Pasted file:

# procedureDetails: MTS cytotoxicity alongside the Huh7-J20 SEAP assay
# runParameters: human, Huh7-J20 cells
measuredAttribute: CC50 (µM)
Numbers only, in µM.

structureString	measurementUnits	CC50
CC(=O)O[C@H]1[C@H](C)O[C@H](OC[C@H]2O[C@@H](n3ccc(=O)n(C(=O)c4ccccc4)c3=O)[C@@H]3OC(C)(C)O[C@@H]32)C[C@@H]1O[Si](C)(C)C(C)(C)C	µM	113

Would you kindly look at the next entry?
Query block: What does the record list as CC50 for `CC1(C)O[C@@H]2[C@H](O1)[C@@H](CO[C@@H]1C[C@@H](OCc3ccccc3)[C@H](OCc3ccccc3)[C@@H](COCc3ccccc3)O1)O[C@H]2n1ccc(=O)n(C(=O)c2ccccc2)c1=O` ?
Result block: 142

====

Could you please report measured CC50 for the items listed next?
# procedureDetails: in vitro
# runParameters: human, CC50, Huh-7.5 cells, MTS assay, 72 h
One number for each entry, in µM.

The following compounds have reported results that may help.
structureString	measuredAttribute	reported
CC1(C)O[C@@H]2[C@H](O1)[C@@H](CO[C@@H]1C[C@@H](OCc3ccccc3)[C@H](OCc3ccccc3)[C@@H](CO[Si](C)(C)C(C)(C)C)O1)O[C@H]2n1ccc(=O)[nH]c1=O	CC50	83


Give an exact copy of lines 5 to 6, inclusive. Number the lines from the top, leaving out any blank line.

structureString	measurementUnits	CC50
CC(=O)O[C@H]1[C@H](C)O[C@H](OC[C@H]2O[C@@H](n3ccc(=O)n(C(=O)c4ccccc4)c3=O)[C@@H]3OC(C)(C)O[C@@H]32)C[C@@H]1O[Si](C)(C)C(C)(C)C	µM	113